Which brings me back to VR and its more mainstream-friendly sibling, AR.

A few weeks ago I wrote a post titled, VR Today is Like Smartphones Before The iPhone. Sort of. The comparison isn’t perfect unless it comes true, but it’s as good as any other right now: We may be in the early stages of the next big thing when it comes to personal computing. I mean, the giant, heavy goggles that pass for today’s VR rigs are just like the clunky, tempramental Windows Phone devices that passed for mobile supercomputers pre-iPhone? Sort of.

AR and VR could go the way of the BlackBerry (d’oh) in a few years’ time, but for now the sky’s the limit. So I’m diving in and learning all I can about the Reality Business the best way I know how: By blogging about it. For now I’m looking at things largely from a high level business perspective:

  • Who are the big hardware and software makers, how are they funded, and what’s their timeline for — and definition of — success?
  • Who are the buyers and users of this new stuff? Consumers? Marketers? Business customers? Nobody?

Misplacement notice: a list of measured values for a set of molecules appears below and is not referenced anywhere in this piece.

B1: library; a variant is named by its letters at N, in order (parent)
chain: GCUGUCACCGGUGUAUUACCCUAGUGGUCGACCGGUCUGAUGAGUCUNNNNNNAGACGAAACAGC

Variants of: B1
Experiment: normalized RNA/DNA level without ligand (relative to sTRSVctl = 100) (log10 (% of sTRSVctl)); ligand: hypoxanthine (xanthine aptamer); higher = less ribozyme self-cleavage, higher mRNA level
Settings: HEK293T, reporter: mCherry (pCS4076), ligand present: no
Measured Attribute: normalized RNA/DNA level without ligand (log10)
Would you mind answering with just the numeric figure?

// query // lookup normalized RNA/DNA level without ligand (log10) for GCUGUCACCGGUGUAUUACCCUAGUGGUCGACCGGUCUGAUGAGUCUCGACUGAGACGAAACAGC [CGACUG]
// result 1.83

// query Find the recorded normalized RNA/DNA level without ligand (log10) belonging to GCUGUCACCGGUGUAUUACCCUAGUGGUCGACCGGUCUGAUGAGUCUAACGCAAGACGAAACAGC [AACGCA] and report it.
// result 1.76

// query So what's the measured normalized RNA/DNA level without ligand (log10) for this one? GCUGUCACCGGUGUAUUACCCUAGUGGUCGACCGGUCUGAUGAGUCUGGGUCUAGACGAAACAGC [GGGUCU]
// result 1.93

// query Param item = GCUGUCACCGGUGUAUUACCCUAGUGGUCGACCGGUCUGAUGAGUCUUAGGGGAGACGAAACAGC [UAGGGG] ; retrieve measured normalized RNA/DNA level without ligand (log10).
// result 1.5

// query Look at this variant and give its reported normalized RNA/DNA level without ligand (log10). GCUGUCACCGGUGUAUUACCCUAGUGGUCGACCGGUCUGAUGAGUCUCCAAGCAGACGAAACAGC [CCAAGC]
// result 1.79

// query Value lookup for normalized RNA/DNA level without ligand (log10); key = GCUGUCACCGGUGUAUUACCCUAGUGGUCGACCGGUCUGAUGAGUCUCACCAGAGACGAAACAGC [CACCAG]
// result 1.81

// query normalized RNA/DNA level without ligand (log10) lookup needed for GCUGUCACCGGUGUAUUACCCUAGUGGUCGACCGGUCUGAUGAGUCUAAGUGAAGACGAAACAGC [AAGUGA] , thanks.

• What’s the long view look like, in terms of technology, content, and adoption?
  • And, ultimately, will AR and/or VR become to our future lives what smartphones are to us today? If so, what might that look like? If not, why not?

Big, broad questions that are both hard to answer and the source of endless blog posts? Combined with obsessively combing Twitter and Googling for obscure English-language blogs covering the Asian tech scene? Sign me up!

Writing Extra Real could be the road to my next consulting gig. It could be my next gig, period. Or it could be little more than a very public way to get myself up to speed on the new, new thing while subtly reshaping my personal brand. Whatever it turns out to be, you can follow along on RSSMediumLinkedIn, and/or Twitter.

It’s at least worth sticking around long enough to see what this ARKit noise is all about, right? Maybe I’ll even do a 360 video unboxing of the iPhone 8…

Hello World! Dispatches From the Reality Business

Welcome to Extra Real. Put on your goggles and tell the neighbors: We’re taking a journey into the future of reality.

I’m your host, Noah Kravitz. After close to a decade covering the rise of the smartphone in the mid 2000’s, I crossed the content fence from where bloggers and journalists hang out to the land of marketers and comms people. I spent some time on staff at Nokia/Microsoft and Salesforce, and a lot of time consulting for Intel, NVIDIA, Samsung, and some really cool companies you’ve probably never heard of because they’re small, business-to-business shops.